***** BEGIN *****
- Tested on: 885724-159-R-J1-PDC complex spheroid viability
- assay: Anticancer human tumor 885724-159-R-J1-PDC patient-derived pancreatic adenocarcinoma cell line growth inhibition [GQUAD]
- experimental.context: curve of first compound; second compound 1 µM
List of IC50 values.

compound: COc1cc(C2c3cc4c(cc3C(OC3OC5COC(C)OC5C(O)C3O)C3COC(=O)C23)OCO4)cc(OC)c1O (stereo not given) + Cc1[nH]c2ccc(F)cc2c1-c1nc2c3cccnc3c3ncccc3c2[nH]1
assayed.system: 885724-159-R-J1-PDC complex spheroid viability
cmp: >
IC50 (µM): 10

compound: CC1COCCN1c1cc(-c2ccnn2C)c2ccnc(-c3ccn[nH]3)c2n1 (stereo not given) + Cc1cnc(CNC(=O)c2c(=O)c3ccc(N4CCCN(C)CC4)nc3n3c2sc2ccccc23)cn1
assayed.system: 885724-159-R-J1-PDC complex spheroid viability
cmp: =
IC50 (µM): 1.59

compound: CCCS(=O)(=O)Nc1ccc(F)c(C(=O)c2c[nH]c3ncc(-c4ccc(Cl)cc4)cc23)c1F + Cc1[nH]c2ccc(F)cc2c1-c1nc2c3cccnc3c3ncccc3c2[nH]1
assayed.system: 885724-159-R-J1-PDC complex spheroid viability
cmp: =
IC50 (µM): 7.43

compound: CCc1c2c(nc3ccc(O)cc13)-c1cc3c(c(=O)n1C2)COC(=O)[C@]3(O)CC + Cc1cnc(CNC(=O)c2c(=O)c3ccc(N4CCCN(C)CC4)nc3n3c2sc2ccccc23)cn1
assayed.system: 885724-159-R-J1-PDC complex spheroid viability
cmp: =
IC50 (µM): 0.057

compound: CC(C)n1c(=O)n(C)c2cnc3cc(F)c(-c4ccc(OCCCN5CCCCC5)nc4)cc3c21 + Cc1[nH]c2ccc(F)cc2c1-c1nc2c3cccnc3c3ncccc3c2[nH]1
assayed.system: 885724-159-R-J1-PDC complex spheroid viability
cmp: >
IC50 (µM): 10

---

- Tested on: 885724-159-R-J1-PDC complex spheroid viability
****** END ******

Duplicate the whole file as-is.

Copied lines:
- Tested on: 885724-159-R-J1-PDC complex spheroid viability
- assay: Anticancer human tumor 885724-159-R-J1-PDC patient-derived pancreatic adenocarcinoma cell line growth inhibition [GQUAD]
- experimental.context: curve of first compound; second compound 1 µM
List of IC50 values.

compound: COc1cc(C2c3cc4c(cc3C(OC3OC5COC(C)OC5C(O)C3O)C3COC(=O)C23)OCO4)cc(OC)c1O (stereo not given) + Cc1[nH]c2ccc(F)cc2c1-c1nc2c3cccnc3c3ncccc3c2[nH]1
assayed.system: 885724-159-R-J1-PDC complex spheroid viability
cmp: >
IC50 (µM): 10

compound: CC1COCCN1c1cc(-c2ccnn2C)c2ccnc(-c3ccn[nH]3)c2n1 (stereo not given) + Cc1cnc(CNC(=O)c2c(=O)c3ccc(N4CCCN(C)CC4)nc3n3c2sc2ccccc23)cn1
assayed.system: 885724-159-R-J1-PDC complex spheroid viability
cmp: =
IC50 (µM): 1.59

compound: CCCS(=O)(=O)Nc1ccc(F)c(C(=O)c2c[nH]c3ncc(-c4ccc(Cl)cc4)cc23)c1F + Cc1[nH]c2ccc(F)cc2c1-c1nc2c3cccnc3c3ncccc3c2[nH]1
assayed.system: 885724-159-R-J1-PDC complex spheroid viability
cmp: =
IC50 (µM): 7.43

compound: CCc1c2c(nc3ccc(O)cc13)-c1cc3c(c(=O)n1C2)COC(=O)[C@]3(O)CC + Cc1cnc(CNC(=O)c2c(=O)c3ccc(N4CCCN(C)CC4)nc3n3c2sc2ccccc23)cn1
assayed.system: 885724-159-R-J1-PDC complex spheroid viability
cmp: =
IC50 (µM): 0.057

compound: CC(C)n1c(=O)n(C)c2cnc3cc(F)c(-c4ccc(OCCCN5CCCCC5)nc4)cc3c21 + Cc1[nH]c2ccc(F)cc2c1-c1nc2c3cccnc3c3ncccc3c2[nH]1
assayed.system: 885724-159-R-J1-PDC complex spheroid viability
cmp: >
IC50 (µM): 10

---

- Tested on: 885724-159-R-J1-PDC complex spheroid viability